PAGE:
Since the way wasn’t very well signposted, I opted to use the age-old tactic of following the freakiest looking person I could find. This, I deduced would either lead me to the Ramada or to a long dark alley where I’d get knifed. Since there was a bar located in the hotel, I considered it worth the risk.
I made it there with minimum flesh wounds, and met up with Welsh comic artist Neil Alexander, who’d made even less progress than me. So far he’d visited three pubs and no doubt several off-licenses on route. We decided a fourth pub would make it a nice even number, and headed for that culture capital of the beer ‘n burger trade…Weatherspoons.
On our way there we encountered a lone Storm Trooper in the car park, who’d become separated from the pack. Having seen a lot of movies, we knew how this was supposed to go. We were contractually obliged to jump him, steal his outfit and attempt to overthrow the Imperialist swine who’d taken control of the comic convention. Fortunately, I’d only had one pint and could tell this was probably a bad idea. Had it been a man in a Yoda outfit, I’d probably have gone for it; alas, it was not to be so.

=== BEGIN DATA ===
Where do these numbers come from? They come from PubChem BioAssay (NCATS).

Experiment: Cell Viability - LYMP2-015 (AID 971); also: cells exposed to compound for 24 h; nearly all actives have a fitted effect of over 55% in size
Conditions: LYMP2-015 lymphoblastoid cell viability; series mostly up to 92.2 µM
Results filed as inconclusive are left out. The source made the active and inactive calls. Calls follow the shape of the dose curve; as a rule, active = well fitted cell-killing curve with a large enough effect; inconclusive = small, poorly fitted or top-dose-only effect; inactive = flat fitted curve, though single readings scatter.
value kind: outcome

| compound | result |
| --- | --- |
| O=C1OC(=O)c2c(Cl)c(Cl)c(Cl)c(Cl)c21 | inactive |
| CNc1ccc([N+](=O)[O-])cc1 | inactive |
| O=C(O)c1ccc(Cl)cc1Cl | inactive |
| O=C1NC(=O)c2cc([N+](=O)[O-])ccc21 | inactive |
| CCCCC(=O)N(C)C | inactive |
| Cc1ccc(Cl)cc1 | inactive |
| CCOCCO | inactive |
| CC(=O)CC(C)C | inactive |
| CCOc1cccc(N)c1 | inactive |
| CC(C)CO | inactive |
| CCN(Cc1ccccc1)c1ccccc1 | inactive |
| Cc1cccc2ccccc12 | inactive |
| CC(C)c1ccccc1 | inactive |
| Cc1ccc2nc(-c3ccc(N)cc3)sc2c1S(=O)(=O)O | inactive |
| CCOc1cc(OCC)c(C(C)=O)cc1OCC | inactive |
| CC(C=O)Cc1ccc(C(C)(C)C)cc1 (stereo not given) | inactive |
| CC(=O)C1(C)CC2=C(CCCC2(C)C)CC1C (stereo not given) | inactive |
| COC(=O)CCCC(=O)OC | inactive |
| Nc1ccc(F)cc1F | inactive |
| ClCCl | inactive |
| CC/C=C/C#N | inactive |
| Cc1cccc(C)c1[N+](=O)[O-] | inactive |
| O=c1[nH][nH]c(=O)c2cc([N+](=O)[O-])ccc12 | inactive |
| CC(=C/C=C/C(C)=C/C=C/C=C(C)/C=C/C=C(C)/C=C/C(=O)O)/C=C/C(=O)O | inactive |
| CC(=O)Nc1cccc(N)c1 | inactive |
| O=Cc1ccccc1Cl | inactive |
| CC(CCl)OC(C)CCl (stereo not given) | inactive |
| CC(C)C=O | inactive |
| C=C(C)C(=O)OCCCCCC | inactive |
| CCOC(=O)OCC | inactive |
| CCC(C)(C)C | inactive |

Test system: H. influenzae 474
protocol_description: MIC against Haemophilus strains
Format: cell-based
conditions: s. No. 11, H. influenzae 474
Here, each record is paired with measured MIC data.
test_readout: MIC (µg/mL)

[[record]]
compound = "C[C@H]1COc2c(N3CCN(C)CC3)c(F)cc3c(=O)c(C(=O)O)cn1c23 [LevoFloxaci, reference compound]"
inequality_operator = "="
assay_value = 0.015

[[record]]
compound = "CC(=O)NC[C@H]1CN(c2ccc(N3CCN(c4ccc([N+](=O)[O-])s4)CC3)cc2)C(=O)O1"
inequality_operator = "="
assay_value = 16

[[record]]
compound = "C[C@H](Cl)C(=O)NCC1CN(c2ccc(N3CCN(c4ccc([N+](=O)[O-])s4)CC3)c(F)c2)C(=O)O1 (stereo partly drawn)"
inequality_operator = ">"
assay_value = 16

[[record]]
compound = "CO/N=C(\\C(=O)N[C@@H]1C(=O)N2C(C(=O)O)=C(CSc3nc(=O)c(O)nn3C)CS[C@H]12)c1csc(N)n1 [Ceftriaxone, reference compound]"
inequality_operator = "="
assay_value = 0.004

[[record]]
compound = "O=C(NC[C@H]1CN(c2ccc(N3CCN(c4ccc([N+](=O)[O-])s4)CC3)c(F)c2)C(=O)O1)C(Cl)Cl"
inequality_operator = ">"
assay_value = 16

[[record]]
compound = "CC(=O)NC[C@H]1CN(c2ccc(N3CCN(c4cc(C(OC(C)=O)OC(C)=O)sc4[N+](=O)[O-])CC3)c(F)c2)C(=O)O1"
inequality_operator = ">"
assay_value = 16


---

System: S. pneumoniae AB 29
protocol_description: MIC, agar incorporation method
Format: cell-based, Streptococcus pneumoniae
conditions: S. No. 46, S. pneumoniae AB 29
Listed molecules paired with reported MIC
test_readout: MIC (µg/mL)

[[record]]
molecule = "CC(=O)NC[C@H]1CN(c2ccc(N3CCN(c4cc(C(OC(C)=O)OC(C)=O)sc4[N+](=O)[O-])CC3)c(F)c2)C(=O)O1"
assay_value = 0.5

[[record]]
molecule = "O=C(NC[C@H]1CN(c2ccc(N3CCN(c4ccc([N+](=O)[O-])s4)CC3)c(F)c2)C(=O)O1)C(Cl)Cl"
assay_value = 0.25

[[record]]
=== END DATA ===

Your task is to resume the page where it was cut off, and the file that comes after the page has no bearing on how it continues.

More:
After one of Neil’s legendary shortcuts, which took us across several continents and on many grand adventures, we finally made it to Spoons. As the gathering grew in number and the beer began to flow, the conversation took up appropriately nerd-like topics. After a heated debate about whether The Day The Earth Stood Still, The Day The Earth Caught Fire, Day of the Dead and Day of the Triffids all took place on the same day, Neil asked the immortal question: ‘Would Captain Kirk shag an Ood?’ The general opinion seemed to be ‘Yes, he most certainly would. Even if it was dead.’
As it was now almost 5.00pm and I still hadn’t attended any events or brought any comics, I decided to take my leave. I hot tailed it back to the main hall, hoping to pick up a few bargains. Instead I once again got chatting with Tony and Adam, and by the time I’d finished the convention was closing.
As I caught my train home I realised the only comic I’d actually brought at the convention was Adam and Tony’s Cosmogenesis collection. Clearly they’d used some sort of Jedi mind-trick on me, to prevent me from purchasing any comics other than their own! You’d think with so many Stormtroopers around, these sort of underhand dealings wouldn’t go on. It wouldn’t have happened on Vader’s watch, oh no.
Anyway, to sum up, I had a marvellous time at the convention, met some smashing people, had some great beer and a truly awful burger. Perhaps next year I might actually get to attend an event or two, but somehow I doubt it. I will once again be quaffing ale with the best of them!
• Comic Expo Web Site
• Eagle Awards Web Site
• More 2008 Comic Expo Reports: A Round Up